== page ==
Eternal Glory was released in May of this year by Hexencave Productions (Slovakia). I would have continued to overlook it but for the recommendation of my Serbian friend Miloš, who rightfully advised me “Hyngwar has some serious riffage”.
To bring today’s column to an end I chose just one relatively compact track rather than a full release. Entitled “Atemzüge der Wölfe“, it’s the first advance song from this Greek duo’s debut album Verdrängung. I haven’t yet listened to the full album, but this one song swiftly makes a very positive impression.
In just shy of three-and-a-half minutes Voak deftly pull together several influences and ingredients. The beginning sounds like a groaning and warbling horn, and the song then abruptly segues into a young woman’s speaking voice, followed by a sweeping blaze of defiant riffage (there might be fiery synths in the mix too), thundering drums, and barbarously ferocious snarls.
The guitars also swirl, dance, and hit power chords around a potent thrumming bass and beats that bounce and hammer. To cap things off, there’s a glittering solo that seems both exultant and mad, and will send you on your way with your head spinning. Where will you go? Well, if you’re like me, you’ll go right back to the start and hear the track again.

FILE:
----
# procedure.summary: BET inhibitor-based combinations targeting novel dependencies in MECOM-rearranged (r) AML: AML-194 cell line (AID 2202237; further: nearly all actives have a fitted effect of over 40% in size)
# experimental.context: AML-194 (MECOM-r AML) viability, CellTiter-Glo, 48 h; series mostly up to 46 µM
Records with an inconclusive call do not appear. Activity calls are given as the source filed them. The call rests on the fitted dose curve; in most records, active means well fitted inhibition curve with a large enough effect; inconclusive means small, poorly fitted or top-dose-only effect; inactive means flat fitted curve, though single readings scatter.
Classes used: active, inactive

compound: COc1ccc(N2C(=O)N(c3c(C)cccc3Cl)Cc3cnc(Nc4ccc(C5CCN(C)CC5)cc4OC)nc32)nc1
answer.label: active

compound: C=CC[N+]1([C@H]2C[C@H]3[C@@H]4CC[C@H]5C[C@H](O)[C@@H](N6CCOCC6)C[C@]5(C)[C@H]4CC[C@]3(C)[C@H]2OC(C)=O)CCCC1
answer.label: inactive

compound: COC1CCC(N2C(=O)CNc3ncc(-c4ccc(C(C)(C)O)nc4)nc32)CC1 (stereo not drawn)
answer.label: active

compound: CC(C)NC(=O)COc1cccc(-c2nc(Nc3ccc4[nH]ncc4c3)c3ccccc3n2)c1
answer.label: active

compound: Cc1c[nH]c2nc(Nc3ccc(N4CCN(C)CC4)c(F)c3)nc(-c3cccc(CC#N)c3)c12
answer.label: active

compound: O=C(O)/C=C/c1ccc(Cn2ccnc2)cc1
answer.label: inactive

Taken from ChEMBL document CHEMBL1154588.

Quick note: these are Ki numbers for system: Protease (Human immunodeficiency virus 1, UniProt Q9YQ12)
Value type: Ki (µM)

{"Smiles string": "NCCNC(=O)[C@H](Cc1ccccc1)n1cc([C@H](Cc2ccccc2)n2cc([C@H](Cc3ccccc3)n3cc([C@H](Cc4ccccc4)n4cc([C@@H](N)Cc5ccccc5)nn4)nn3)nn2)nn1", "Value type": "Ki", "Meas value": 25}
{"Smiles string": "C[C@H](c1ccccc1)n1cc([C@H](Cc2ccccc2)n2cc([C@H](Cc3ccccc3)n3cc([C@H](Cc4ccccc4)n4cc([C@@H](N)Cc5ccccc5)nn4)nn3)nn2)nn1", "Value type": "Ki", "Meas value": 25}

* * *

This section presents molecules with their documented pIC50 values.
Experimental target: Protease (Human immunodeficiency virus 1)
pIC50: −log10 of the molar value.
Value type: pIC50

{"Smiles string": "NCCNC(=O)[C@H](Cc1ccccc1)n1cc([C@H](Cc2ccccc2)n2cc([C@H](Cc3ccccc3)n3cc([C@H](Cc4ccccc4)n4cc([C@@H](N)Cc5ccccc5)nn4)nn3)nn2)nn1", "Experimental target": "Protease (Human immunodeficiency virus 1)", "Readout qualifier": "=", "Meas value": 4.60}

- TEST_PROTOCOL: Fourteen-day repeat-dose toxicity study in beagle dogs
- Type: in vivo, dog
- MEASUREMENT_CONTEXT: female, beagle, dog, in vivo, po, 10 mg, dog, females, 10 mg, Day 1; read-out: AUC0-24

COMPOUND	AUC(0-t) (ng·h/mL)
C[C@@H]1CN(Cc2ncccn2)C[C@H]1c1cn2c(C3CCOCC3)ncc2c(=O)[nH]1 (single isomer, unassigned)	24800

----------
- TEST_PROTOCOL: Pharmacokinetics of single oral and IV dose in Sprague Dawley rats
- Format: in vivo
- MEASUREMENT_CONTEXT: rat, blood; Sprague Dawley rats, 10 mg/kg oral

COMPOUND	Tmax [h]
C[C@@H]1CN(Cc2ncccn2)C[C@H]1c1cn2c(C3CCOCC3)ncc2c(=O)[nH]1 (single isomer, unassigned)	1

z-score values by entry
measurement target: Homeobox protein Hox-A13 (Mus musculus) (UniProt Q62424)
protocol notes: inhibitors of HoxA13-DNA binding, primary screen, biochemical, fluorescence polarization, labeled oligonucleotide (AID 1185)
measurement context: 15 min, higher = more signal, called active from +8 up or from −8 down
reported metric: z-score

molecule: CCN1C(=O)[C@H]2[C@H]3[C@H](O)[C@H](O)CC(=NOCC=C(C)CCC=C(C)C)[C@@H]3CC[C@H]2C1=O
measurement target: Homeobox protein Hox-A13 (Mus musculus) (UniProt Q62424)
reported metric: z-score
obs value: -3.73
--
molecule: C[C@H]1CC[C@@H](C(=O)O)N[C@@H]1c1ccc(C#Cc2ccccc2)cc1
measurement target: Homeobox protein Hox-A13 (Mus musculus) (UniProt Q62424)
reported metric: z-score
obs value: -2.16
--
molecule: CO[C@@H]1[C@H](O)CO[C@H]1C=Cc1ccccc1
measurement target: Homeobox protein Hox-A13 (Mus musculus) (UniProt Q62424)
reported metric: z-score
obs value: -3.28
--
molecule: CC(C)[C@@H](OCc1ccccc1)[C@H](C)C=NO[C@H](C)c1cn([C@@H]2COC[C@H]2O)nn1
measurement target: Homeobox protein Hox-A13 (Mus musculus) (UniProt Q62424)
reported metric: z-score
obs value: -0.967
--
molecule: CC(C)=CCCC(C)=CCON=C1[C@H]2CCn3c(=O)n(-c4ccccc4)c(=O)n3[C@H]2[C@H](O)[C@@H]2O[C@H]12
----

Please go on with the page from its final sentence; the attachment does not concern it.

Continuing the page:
I, Voidhanger Records introduces the album with these words:
VOAK‘s political instances are clear and very current in a society shaken by racial tensions, sexual discriminations and extremisms of all kinds, and their invitation to act undoubtedly shakes consciences. The band pours all this into fast, hypnotic black metal, with punk/new-wave and avant-garde accents that underline its rebellious, progressive and unconventional nature. “The oppressed and the ones struggling against the ‘Verdrängung’ may live in different prisons,” VOAK conclude, “but they are the majority… And in unity there is hope.”